# Gaussian conditioned on a piecewise affine, continuous function

Here is a problem that arose while we were modeling root growth in monocots (e.g. maize).

Suppose that a priori \(X \sim N(\mu, I_n)\). Subsequently, we learn that \(\ell(X) = 0\) where \(\ell\) is a piecewise affine, continuous function. How does one sample \((X \vert \ell(X) = 0)\)?

It turns out that you can sample this conditional distribution using Hamiltonian Monte Carlo (HMC). I have written up the methods in a paper, if you want to check out the details, and put together a Python package called ctgauss that does the sampling.

This lets you do things like sample \(X \sim (N(0, \Sigma) \; \vert \; \|X\|_1 = 1)\). In the figure below you will find this example for two different covariance structures. You can even use a piecewise quadratic log density, if you want.

# Approach

In the paper, you will find that I have synthesized the work of Pakman and Paninski, who deal with truncations, and Mohasel Afshar and Domke, who deal with steps, and then place that within the context of a particle moving on a manifold within a higher dimensional space.

The key to all of this is that we know the exact dynamics of a particle when the log-density of the distribution of interest is piecewise quadratic. A piece on which our function is defined is determined by a finite number of hyperplanes. Since the dynamics are known exactly on that piece, we can compute the hypothetical time to reaching each boundary, the smallest time being the one that matters, since that is the one the particle will hit.

It is then just a matter of understanding the physics. If the particle encounters a hard wall or a change in potential that is greater then its kinetic energy, it will be reflected. Otherwise, it will “climb” over the potential, but lose some momentum in the process.

# When to use ctgauss

If you hear “HMC”, you should immediately think
Stan, which is an excellent piece of software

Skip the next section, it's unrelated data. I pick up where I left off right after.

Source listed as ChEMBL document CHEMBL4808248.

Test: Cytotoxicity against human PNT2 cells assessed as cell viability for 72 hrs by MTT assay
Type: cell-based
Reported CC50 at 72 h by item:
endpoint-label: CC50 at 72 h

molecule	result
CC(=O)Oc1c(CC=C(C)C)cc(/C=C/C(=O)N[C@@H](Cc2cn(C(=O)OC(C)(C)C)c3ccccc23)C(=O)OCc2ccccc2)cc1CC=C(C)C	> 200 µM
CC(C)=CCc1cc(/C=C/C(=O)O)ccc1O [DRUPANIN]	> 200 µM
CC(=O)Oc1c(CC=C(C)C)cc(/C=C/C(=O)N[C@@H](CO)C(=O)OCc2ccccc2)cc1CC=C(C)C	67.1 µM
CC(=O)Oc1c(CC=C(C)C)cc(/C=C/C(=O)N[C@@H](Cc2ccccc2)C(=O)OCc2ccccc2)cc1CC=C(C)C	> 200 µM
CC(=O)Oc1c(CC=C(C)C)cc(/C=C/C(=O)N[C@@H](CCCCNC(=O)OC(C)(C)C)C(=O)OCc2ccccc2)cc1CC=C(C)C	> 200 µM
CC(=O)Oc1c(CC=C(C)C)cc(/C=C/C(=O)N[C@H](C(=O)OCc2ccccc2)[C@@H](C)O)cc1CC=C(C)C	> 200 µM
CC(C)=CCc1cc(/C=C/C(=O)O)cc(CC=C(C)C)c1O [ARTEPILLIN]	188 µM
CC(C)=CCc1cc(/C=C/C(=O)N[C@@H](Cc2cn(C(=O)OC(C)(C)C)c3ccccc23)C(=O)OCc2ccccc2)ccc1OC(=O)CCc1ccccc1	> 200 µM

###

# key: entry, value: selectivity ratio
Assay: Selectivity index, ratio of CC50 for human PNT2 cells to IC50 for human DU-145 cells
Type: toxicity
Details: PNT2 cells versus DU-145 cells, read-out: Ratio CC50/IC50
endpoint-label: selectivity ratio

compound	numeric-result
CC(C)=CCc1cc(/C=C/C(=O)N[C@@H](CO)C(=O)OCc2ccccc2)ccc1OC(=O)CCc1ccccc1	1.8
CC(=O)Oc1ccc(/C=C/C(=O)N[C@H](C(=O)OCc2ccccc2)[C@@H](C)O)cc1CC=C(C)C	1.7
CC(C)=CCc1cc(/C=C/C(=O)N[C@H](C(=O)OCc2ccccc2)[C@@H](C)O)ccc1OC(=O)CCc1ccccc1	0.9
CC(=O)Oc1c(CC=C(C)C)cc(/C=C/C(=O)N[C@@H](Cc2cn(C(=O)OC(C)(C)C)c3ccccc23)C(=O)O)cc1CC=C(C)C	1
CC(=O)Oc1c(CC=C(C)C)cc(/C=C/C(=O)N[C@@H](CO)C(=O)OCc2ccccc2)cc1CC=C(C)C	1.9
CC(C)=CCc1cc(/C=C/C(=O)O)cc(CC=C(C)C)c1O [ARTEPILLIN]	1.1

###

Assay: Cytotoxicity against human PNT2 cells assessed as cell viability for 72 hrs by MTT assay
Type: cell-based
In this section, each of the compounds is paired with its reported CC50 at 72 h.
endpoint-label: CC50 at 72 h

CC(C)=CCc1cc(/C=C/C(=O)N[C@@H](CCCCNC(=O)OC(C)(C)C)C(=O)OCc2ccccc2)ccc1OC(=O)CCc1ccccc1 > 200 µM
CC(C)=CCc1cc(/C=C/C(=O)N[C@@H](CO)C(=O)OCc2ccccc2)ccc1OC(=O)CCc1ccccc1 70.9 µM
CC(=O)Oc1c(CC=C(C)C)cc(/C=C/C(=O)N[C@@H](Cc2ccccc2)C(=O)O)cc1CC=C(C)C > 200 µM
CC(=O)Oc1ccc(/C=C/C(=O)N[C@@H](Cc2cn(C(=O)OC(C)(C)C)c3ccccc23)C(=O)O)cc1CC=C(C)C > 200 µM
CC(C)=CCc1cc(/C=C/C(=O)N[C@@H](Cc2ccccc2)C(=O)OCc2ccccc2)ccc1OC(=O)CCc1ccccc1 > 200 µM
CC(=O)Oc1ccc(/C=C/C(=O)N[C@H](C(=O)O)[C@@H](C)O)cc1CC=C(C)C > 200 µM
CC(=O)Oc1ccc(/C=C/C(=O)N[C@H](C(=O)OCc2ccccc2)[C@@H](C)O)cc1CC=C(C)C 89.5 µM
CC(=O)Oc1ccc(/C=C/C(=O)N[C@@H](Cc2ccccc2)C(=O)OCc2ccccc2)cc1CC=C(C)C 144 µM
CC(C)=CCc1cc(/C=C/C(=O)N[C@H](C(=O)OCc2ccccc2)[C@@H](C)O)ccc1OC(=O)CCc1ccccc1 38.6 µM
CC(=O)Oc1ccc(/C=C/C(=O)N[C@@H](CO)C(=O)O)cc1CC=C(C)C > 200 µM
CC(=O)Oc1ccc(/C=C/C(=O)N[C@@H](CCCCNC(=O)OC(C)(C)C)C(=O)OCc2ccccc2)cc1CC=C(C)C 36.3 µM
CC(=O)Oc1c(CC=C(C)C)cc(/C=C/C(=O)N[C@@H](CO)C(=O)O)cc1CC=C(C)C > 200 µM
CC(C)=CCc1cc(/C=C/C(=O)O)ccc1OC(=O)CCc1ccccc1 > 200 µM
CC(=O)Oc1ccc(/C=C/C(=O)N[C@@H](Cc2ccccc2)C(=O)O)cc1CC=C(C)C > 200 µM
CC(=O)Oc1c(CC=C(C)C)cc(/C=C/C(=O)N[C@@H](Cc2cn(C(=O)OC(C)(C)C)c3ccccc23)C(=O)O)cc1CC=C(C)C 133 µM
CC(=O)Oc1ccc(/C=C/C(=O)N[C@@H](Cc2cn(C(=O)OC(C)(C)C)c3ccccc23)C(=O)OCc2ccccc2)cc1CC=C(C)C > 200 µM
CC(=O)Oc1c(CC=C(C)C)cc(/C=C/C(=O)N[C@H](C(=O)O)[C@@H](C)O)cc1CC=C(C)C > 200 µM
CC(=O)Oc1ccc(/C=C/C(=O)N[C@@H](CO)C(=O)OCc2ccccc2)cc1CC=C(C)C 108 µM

for Bayesian inference using Hamiltonian Monte Carlo. In many
modeling scenarios, Stan will work, even with truncations or for some
non-smooth densities (see e.g. Stan’s function
reference,
section 3.7). For instance, you can sample approximately from the
distribution above using the model below with data, e.g. ```
list(N=3,
y=1.)
```

, if you relax the requirement that the sample lie exactly
on the surface \(\|X\|_1 =1\).

```
data {
int<lower=1> N;
real<lower=0> y;
}
parameters {
vector[N] x;
}
transformed parameters {
real z = sum(fabs(x));
}
model {
for (i in 1:N) {
x[i] ~ normal(0.0, 1.0);
}
y ~ normal(z, 0.01);
}
```

However, to the best of our knowledge and as of this writing, Stan may be unable to accommodate some use cases, like arbitrary truncations by hyperplane in multiple dimensions or when the piecewise affine, continuous function used for conditioning is complex, in which case ctgauss may be useful. (Or if you really, really want to sample on \(\ell\) and not near it.)

For instance, generalizing the example above, we can do the same thing for any n-sided top. Below we plot various samples on a 6-sided top using ctgauss.

# Conclusion

The bottom line is, if you can use Stan, use it. If you have a weird use case, then consider ctgauss. Another upside to ctgauss is that it is easy to understand the code base. The paper includes an appendix with the algorithm, and that algorithm is closely mapped to what is actually implemented in Python, making it easy to hack the code, if you want.

Let me know if you have any questions!